Teaneck Council Weighs Grant Uses, Tower Sale, and Budgets

In a recent Teaneck Town Council meeting, discussions on the township’s financial strategies and budget considerations took center stage, covering subjects from the potential sale of a cell phone tower to allocating grant money. The council considered using grant funds to mitigate town debt or support future projects and discussed the sale of a cell phone tower as a means to address projected budget increases. The repair of the Votey Park bridge was also deliberated, with grant applications seen as a potential funding source for the bridge that requires significant repairs.

The sale of the cell phone tower was a particular focus, as the council weighed the immediate financial benefit of approximately $2 million against the long-term implications of lost rental income. The potential for technology changes diminishing the tower’s value in the future was also a concern. The council discussed the possibility of including multiple options in the request for proposal for the tower, from selling the land and tower to exploring a rental agreement. A motion was made to schedule a closed session to discuss potential litigation related to another tower in town.

Furthermore, the council engaged in a discussion on using grant money, which included deliberation on the merits of using it to reduce the town’s debt or to supplement the capital budget for the next fiscal year. The mechanics of receiving grant money, its uses, and the impacts on the town’s finances were topics of conversation.

The meeting also delved into the 2024 capital improvement budget, with the council highlighting the need for thorough and accurate budget planning. The budget is set to support various municipal needs, including police and fire equipment, street and road projects, parks and playground improvements, and municipal building upgrades and repairs. The council underscored the importance of taking necessary time to ensure the budget is well-prepared.


Another aspect of the meeting was the budget presentation by the Department of Public Works. The director, Romeo, outlined proposed expenditures, with the budget reflecting increases in contract services by about $75,000, disposal costs, personal safety equipment, and streets and sewer supplies. The council discussed these increases, emphasizing the aging infrastructure and the necessity of preventive maintenance to avert emergency costs. The snow removal account was noted to remain flat, while the maintenance account showed minimal increase due to new equipment acquisition, which is expected to lower maintenance costs.

In a related budget discussion, the superintendent of recreation, Glenna Crockett, presented the township’s recreation budget for 2024, which includes increased funding for summer camp programs and holiday events. The additional funds for the summer camps are meant to enhance the offerings with trips and admissions, as well as specialty activities in science, technology, and the environment. The council members inquired about program enrollment trends, potential fee increases, and pool badge sales. They also considered capital items for recreation, such as renovations for park bathrooms, court renovations, and pool repairs.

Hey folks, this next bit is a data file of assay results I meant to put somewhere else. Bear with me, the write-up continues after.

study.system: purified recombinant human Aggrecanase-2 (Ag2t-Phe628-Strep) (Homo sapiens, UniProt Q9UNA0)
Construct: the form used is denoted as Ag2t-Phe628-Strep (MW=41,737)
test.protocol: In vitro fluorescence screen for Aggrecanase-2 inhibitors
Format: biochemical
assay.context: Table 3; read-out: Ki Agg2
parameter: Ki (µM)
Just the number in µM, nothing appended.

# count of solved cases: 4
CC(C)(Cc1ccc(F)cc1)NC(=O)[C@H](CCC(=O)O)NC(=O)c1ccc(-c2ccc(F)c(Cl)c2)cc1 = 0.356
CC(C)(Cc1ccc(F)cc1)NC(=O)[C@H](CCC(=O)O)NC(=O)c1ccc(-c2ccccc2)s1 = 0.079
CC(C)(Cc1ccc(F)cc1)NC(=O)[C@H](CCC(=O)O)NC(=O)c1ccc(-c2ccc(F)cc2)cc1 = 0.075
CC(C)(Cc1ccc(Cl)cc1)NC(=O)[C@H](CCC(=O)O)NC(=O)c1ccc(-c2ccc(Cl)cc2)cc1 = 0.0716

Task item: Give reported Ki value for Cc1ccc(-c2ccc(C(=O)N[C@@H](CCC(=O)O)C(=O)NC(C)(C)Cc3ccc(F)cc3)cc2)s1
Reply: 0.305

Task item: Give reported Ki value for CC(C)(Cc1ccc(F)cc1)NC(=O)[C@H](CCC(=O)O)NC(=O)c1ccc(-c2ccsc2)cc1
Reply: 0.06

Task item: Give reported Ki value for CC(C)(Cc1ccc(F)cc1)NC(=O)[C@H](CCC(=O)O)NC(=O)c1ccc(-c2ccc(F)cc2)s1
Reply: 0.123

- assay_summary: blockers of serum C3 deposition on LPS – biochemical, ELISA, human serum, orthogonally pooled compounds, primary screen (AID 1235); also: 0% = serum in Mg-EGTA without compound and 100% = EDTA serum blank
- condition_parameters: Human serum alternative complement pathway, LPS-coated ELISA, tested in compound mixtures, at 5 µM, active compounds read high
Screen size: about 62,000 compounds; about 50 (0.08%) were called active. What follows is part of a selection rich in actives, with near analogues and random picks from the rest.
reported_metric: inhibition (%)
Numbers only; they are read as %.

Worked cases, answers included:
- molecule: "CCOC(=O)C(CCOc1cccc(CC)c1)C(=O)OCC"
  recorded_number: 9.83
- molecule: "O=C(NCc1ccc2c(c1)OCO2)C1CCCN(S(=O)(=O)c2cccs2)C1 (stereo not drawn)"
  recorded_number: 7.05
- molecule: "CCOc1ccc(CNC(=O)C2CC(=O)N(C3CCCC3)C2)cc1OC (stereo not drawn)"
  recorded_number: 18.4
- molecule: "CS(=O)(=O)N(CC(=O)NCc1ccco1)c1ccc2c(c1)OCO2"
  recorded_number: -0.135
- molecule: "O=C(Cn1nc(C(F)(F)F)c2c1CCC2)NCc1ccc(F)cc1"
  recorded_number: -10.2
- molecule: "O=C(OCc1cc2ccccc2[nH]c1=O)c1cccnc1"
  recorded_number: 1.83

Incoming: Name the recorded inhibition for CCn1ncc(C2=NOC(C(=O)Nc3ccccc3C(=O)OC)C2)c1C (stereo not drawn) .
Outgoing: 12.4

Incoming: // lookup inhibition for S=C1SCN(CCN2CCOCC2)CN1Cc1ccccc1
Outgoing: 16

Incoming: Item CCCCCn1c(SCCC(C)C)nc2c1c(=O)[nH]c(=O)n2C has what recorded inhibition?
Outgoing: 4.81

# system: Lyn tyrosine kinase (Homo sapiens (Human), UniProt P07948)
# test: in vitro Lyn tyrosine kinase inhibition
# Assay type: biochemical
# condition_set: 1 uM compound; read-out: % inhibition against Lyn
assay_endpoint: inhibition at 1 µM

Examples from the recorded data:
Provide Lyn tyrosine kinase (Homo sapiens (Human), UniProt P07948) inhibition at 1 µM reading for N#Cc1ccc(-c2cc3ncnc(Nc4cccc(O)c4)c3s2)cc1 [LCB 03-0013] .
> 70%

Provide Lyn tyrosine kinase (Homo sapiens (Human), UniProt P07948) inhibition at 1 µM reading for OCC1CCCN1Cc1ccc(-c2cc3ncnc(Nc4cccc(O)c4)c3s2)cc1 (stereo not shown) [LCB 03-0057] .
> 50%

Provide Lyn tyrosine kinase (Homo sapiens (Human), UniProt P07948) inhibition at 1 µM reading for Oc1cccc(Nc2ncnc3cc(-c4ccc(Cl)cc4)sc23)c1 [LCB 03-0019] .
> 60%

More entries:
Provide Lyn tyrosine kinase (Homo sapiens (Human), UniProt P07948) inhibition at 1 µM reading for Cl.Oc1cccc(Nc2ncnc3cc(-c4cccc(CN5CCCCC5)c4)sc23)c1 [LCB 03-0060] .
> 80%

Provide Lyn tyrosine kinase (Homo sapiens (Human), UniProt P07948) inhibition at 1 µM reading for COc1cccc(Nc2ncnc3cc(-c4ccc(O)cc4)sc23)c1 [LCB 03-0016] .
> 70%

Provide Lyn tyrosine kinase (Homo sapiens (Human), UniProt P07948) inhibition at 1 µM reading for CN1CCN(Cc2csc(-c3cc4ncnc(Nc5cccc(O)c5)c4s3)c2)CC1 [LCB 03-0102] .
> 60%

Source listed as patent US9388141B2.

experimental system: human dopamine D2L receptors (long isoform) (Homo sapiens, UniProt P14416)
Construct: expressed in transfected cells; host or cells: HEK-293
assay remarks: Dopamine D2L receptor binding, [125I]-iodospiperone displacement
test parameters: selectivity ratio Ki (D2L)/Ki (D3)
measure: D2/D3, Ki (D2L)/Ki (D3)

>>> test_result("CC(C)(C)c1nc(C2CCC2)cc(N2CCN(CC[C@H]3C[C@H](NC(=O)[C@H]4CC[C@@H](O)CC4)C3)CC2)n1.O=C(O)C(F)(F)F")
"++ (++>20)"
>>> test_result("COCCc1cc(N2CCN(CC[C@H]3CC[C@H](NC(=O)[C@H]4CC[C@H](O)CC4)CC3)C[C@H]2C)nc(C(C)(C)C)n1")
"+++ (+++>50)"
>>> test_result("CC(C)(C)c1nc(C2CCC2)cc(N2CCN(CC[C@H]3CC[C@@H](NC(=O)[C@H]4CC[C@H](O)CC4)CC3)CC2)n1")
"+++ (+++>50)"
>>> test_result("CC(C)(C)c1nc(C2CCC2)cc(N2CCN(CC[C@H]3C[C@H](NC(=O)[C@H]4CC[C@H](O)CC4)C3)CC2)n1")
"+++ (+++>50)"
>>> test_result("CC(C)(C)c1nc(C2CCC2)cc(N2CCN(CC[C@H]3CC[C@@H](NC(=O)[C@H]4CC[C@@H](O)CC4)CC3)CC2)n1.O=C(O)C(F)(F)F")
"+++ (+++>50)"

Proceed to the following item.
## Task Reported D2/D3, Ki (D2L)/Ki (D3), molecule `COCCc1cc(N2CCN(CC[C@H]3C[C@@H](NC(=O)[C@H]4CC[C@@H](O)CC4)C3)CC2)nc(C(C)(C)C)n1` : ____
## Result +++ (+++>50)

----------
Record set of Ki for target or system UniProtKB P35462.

The engineering account saw an increase of $48,520 or 15.37%, largely attributed to professional services. The in-house engineer explained their role, which spans reviewing residential plans, grant applications, and addressing infrastructure and drainage issues. Discussions ensued regarding the manager’s account increase due to higher fees for the grant writing consultant, the success of which was highlighted in recouping funds for disaster storm recovery.


Additionally, the council’s budget itself was reviewed, noting a decrease of $51,500 from the previous year, attributed to the transfer of website design costs to the IT department. The council budget covers expenses such as seminars, conferences, special projects, and discretionary funding.

Residents’ concerns and support were also addressed, including the importance of the Teaneck Library, the greenhouse, and the Garden Club, as well as the Senior Center and the Recreation Department’s programming. The council members responded to these concerns.

Note: This meeting summary was generated by AI, which can occasionally misspell names, misattribute actions, and state inaccuracies. This summary is intended to be a starting point and you should review the meeting record linked above before acting on anything you read. If we got something wrong, let us know. We’re working every day to improve our process in pursuit of universal local government transparency.

Michael Pagan
City Council Officials:
Danielle Gee, Elie Y. Katz, Denise Belcher, Hillary Goldberg, Karen Orgen, Mark J. Schwartz

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